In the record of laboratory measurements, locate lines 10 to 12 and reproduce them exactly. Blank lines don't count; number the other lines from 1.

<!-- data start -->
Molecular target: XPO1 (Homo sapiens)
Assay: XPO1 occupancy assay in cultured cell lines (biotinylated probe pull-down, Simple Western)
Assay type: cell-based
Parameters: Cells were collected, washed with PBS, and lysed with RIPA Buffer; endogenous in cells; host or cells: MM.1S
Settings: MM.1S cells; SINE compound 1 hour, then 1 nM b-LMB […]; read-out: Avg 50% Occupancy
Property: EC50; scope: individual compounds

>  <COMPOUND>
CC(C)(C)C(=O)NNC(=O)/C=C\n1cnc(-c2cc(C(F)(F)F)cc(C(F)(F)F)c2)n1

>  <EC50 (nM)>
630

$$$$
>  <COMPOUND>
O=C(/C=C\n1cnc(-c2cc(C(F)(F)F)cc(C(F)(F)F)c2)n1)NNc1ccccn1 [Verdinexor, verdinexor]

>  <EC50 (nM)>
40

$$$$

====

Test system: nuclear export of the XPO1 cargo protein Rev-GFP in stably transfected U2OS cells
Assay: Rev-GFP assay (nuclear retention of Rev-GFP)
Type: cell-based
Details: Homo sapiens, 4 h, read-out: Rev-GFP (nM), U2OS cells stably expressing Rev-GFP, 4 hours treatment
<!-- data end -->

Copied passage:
630

$$$$
>  <COMPOUND>